The Little Spoon Co
Consumer Insights: Community spirit sways buying habits
Jul 2, 2024

The re-localisation of shopping during the pandemic has resulted in lasting behavioural change among consumers, Australian researchers have found.


Some 90 per cent of Australians are visiting a local business to buy goods or services at least weekly, according to a survey of more than 2000 shoppers conducted by McCrindle Research in the first quarter of 2024. Over three quarters of QIC customers interviewed said they purchase from operators located within 10 minutes’ drive of their home more than twice weekly, including over a quarter for whom this as at least a daily habit.

The study, which concludes QIC’s six-part Consumer Insights series, also found that the majority (56 per cent) of Australians are spending ‘significantly’ or ‘somewhat’ more time in their local area as a rule than three years ago (discounting the sporadic lockdowns of early 2021). While the shift to remote and hybrid work models is inevitably a contributor to this localism, the data also suggests that neighbourhood pride swells among millennials in response to parenthood and the traditional root-laying stage of life. Indeed, Generation Y shoppers emerge from the recent survey as the cohort most likely to participate in community events and to support local businesses, with dual- and single- parent families having upped the time they spend close to home more than non-parent households.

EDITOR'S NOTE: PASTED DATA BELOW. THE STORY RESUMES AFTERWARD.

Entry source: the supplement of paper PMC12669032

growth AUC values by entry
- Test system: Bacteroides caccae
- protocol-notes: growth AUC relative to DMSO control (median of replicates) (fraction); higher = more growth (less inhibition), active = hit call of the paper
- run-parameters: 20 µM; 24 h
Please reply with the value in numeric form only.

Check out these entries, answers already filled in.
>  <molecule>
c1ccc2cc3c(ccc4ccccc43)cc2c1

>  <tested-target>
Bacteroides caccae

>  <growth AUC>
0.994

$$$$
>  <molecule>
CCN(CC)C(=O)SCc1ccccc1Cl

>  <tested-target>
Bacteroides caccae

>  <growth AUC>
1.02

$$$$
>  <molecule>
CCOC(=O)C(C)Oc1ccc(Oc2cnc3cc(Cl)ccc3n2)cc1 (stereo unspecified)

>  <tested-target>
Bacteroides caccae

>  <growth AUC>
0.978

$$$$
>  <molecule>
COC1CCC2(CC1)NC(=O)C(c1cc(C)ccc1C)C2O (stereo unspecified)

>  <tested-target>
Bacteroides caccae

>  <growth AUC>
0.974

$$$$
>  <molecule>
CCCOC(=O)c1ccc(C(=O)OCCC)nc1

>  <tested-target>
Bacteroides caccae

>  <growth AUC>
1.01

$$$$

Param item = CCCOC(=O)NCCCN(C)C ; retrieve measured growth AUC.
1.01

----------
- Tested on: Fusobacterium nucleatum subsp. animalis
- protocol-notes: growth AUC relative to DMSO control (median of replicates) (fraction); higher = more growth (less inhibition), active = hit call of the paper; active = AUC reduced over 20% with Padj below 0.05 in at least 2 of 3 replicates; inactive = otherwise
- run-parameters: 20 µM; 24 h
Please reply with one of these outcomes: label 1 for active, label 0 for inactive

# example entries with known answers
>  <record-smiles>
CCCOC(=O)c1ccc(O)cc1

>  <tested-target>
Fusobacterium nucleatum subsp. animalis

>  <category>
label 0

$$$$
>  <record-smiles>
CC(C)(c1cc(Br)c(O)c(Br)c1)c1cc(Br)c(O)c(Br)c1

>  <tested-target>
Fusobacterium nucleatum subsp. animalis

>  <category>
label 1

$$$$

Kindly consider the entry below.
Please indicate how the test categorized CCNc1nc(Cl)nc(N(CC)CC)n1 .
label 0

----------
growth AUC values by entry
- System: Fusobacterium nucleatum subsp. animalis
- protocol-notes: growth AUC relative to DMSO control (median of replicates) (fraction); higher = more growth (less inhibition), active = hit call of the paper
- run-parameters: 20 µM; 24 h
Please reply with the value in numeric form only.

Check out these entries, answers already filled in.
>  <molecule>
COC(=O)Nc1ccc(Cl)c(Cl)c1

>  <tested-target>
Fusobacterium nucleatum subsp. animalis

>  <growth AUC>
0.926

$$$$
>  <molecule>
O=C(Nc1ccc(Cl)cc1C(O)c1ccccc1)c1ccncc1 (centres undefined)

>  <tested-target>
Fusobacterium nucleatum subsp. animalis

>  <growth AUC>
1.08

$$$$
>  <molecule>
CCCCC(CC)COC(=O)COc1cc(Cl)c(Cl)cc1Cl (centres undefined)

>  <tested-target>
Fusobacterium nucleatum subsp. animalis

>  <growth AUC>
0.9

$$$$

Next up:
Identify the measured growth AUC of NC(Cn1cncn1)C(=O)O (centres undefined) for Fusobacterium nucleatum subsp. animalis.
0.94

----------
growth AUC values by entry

Hometown advantage

In a webinar unpacking the results (watch below), Research Principal Mark McCrindle explained: “One in three Australians say they feel ‘extremely’ or ‘very’ connected to their community… and there’s an intentionality around that. The number-one [way in which they are connecting] is through retail, followed by use of local amenity, and then attending local events is a big one as well.”

It follows that 87 per cent of respondents classified their local shopping centre as a ‘pillar of the local community’. In the six months to February, over half of QIC customers surveyed had made use of civic amenities like those adjoining Eastland and Robina, such as playgrounds, libraries and public art installations.

McCrindle continued: “Town centres have such an important role to play in celebrating local culture and shopping centres are naturally evolving to fulfill that role, whether it be expanding the retail offering and nighttime economy or clustering whole-of-life services and mixed usages that help people spend more time in their local area.”

QIC Head of Research and Insights Chris Grant added that the development approach on greenfield projects such as Merrifield City is rooted in a mission to foster community connection through engaging spaces, and in turn gaining a deeper understanding of customer motivations. “It’s important to be looking beyond your four walls – beyond your next product launch or store opening – at the needs of the community and how to best serve them,” he said.

Access to whole-of-life services (such as banking, allied health, beauty salons) proved to be of high or extreme importance to more than 70 per cent of Australians when deciding where exactly to shop locally, while 82 per cent cited quality and variety of stores as crucial.

Moreover, about two-thirds of respondents identified personal interaction with retail staff as a primary benefit of shopping locally. Grant and McCrindle agreed the study results suggest that consumers of all ages continue to appreciate real-world recognition from store owners, servers and cashiers as a signifier of belonging and camaraderie.

To learn more about the opportunities arising from Australian consumers’ propensity to shop local, watch Mark McCrindle in discussion with Rachel Logan below.

Download a PDF summary of the localisation study findings here and, if you missed it, catch up on earlier instalments of QIC's Consumer Insights, the research series designed to help retail partners anticipate shifts in shopper needs, beliefs and behaviours.